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“Like Paul, we can be the Lord’s “Chosen Vessel.” We can be a container of the Gospel and an instrument of the Word but only if we have something to carry and something to use to bring others to faith in our Savior and Redeemer. So, as we study, pray, worship, and serve, let us seek, above all, to know Christ and to have eternal life in a heartfelt and faithful relationship with Him.” (Fr. Basil)

“…multiple influences…will try to mold us. Will we be humble enough and vulnerable enough to allow God to transform us? Will we have an intimate relationship with the Lord, so that we allow His hand to be on us and transform us? Ultimately we are the clay. Our hearts and souls are like the clay. The wheel is the Church. There are three potters—God, ourselves and one another. As for the clay, we have to desire to be molded into a vessel. As for the wheel, we cannot be molded into anything unless we sit on the wheel. As for the potters—We have to allow God to mold us. We also have a hand in molding our clay—it is very affected by the things we do, and where we spend our time and give our attention. Others encourage us to model our clay after God, or model it after other influences. Who is modeling you? What people? What influences?” (Fr. Stavros N. Akrotirianakis)

“We will become “fishers of men” not according to our own will or time table, but in obedience to His. God calls some to become deacons, priests, and bishops, and some to become monks and nuns. He calls most people to other forms of ministry, which are also vital for the flourishing of the Church. We are all merely “earthen vessels,” for the point of fulfilling our vocation is not to bring glory to ourselves in anyway, but instead to glorify Christ as we strengthen His body, the Church, and draw others to the blessedness of His Kingdom. Let us all discern and pursue our callings like the apostles and saints who have gone before us. Doing so faithfully is the only way for those who bear God’s image and likeness to find the peace, joy, and strength of a Kingdom that remains not of this world.” (Fr. Philip LeMasters)

“We are appointed, we would even say ordained, in that we are each set apart through Chrismation to be the stewards and the ministers of His grace and of His truth. As St. Peter says, we are “a chosen race, a royal priesthood, a holy nation, God’s own people, that you may declare the wonderful deeds of him who called you out of darkness into his marvelous light.” (1 Peter 2:9) Christ’s desire is to save the world through us who constitute His Church by dying to ourselves and becoming the vessels of His love and mercy to those around us. This is the ministry of the Church to the world and each of us participates in it in our own particular way.” (Denise Jillions)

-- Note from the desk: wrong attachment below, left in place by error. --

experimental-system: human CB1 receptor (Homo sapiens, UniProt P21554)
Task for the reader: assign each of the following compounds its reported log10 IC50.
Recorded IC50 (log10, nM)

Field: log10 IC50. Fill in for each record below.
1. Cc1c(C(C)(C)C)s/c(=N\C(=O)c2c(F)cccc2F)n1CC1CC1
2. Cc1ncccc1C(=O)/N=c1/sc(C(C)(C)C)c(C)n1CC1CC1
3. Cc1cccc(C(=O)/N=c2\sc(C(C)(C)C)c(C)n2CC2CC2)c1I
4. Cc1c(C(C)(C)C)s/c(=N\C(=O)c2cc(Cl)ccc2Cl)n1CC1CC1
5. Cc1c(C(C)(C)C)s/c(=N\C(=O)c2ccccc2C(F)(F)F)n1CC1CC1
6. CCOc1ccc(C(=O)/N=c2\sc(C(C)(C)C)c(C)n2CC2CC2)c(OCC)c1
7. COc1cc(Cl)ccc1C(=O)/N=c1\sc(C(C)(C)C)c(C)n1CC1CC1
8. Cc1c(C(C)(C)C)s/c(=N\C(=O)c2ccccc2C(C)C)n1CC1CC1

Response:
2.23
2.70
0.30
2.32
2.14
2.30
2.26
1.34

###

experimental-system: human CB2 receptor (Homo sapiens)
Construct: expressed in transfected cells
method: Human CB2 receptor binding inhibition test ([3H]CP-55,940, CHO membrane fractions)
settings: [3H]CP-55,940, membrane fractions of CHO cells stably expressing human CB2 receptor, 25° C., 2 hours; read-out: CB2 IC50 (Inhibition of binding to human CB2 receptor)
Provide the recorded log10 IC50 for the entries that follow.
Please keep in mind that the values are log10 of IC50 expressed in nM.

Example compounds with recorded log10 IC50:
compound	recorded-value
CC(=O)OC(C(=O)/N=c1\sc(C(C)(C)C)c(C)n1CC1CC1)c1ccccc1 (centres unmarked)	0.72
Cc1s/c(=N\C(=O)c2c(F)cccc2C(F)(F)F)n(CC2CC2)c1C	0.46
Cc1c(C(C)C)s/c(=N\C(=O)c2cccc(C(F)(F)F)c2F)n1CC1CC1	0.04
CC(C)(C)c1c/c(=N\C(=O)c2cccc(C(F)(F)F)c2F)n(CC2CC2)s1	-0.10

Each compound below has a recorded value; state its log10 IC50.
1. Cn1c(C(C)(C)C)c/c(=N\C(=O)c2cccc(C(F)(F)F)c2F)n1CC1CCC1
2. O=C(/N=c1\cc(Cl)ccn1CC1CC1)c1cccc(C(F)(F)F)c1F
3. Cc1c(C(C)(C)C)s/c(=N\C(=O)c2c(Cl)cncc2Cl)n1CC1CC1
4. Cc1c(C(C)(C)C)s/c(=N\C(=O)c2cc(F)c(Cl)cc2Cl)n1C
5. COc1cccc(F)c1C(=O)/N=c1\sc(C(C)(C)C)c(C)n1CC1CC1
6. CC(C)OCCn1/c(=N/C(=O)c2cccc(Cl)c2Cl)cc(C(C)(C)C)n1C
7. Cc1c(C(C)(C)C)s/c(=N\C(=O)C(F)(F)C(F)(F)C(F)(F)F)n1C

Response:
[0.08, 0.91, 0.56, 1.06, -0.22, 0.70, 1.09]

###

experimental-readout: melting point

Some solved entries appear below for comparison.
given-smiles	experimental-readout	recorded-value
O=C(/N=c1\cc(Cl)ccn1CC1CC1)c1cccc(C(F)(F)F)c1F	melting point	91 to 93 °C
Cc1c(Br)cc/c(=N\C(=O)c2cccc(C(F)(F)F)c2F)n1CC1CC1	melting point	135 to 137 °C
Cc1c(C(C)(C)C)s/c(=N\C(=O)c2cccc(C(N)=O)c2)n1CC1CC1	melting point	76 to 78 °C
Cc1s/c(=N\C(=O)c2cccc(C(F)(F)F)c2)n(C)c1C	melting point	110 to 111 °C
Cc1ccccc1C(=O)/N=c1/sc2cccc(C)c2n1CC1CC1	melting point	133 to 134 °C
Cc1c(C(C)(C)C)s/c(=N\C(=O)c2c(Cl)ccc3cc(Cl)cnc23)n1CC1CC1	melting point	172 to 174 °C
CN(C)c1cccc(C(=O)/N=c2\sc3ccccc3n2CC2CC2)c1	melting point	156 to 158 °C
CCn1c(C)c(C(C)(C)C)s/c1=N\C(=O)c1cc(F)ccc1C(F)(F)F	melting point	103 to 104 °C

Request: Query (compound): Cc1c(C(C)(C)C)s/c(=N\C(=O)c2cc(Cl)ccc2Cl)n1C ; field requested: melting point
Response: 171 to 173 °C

“The God who is merciful and gracious, longsuffering, and abounding in steadfast love and faithfulness, who gives us his divine life and peace and joy forever, is first of all the Divine Lover who wounds His beloved, and then hides from her, hoping to be sought and found. He is the Father who chastens and disciplines His children. He is the Vinekeeper who cuts and prunes His vines so that they bear much fruit. He is the Jeweler who burns His gold in His divine fire so that it would be purged of all impurities. And He is the Potter who continually smashes and refashions and re-bakes His muddy clay so that it can be the earthen vessel that He wants it to be, capable of bearing His own transcendent grace and power and glory and peace.” (Fr. Thomas Hopko)

“Although this “likeness” does not refer to the outward appearance of a person, but rather to the state of her heart and soul, still it cannot be denied that one is purified, illumined, and experiences theosis [union with God] in mind, soul, spirit, and body. This is why saints’ relics are venerated, since they are vessels of holiness, eternally connected and attached to the holy souls that dwelt within their carnal bodies.” (Constantina R. Palmer)

"It is through the saints that we can come to see that our call in Christ Jesus is real and that it is very possible for us, no matter who we are and what we’ve done and where we are today, to become like they are: exceedingly precious vessels of the Holy Spirit." (Archimandrite Sergius)

“…our Lord specifically calls Peter to the apostolic ministry. Christ goes out of His way to select a man who, by his own admission, is sinful and unworthy of so great a call! Here Christ shows His true understanding of the human condition. Were He to choose perfect and holy men, they would have little sympathy for the failings and weaknesses of others. By choosing imperfect “vessels” to carry His good news, Christ is showing that mercy and forgiveness is available to all who ask.” (Father James Gavrilos)

“The Holy Spirit is realistic about our failings. He gently points out our mistakes and sins, and helps us to change. At times He may powerfully convict us, but He never condemns us…The Holy Spirit will dwell in a vessel that is not totally clean, provided that He has been given access to the central, controlling area of human personality: the heart.” (Derek Prince)

“As believers we will face trials, but we must remember that God controls trials and uses them to strengthen His people. God’s glory is manifested through broken vessels, through people who endure troubles by relying on His power.” (Foundation Study Bible, 2 Corinthians 4:8)

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